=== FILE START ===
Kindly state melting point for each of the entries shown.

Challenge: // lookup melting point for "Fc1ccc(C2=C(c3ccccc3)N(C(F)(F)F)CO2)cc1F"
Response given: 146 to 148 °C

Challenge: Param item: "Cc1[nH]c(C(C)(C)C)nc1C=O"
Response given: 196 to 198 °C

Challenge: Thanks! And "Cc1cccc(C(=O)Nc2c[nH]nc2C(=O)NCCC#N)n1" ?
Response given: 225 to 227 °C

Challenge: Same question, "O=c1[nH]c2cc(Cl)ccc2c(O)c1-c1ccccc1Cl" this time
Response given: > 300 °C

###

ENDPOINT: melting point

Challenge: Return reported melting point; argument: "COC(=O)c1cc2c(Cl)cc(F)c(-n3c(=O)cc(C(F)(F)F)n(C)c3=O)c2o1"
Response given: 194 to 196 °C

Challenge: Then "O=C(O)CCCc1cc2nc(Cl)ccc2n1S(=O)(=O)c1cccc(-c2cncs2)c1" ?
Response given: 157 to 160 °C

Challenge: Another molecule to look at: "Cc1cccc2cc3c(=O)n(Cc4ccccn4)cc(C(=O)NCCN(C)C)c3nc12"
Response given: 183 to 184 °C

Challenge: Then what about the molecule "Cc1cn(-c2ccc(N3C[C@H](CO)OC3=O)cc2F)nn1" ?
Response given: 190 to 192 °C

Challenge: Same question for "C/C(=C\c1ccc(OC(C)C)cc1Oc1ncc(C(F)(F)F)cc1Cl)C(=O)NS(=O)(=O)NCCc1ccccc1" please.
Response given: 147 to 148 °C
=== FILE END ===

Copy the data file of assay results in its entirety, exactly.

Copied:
Kindly state melting point for each of the entries shown.

Challenge: // lookup melting point for "Fc1ccc(C2=C(c3ccccc3)N(C(F)(F)F)CO2)cc1F"
Response given: 146 to 148 °C

Challenge: Param item: "Cc1[nH]c(C(C)(C)C)nc1C=O"
Response given: 196 to 198 °C

Challenge: Thanks! And "Cc1cccc(C(=O)Nc2c[nH]nc2C(=O)NCCC#N)n1" ?
Response given: 225 to 227 °C

Challenge: Same question, "O=c1[nH]c2cc(Cl)ccc2c(O)c1-c1ccccc1Cl" this time
Response given: > 300 °C

###

ENDPOINT: melting point

Challenge: Return reported melting point; argument: "COC(=O)c1cc2c(Cl)cc(F)c(-n3c(=O)cc(C(F)(F)F)n(C)c3=O)c2o1"
Response given: 194 to 196 °C

Challenge: Then "O=C(O)CCCc1cc2nc(Cl)ccc2n1S(=O)(=O)c1cccc(-c2cncs2)c1" ?
Response given: 157 to 160 °C

Challenge: Another molecule to look at: "Cc1cccc2cc3c(=O)n(Cc4ccccn4)cc(C(=O)NCCN(C)C)c3nc12"
Response given: 183 to 184 °C

Challenge: Then what about the molecule "Cc1cn(-c2ccc(N3C[C@H](CO)OC3=O)cc2F)nn1" ?
Response given: 190 to 192 °C

Challenge: Same question for "C/C(=C\c1ccc(OC(C)C)cc1Oc1ncc(C(F)(F)F)cc1Cl)C(=O)NS(=O)(=O)NCCc1ccccc1" please.
Response given: 147 to 148 °C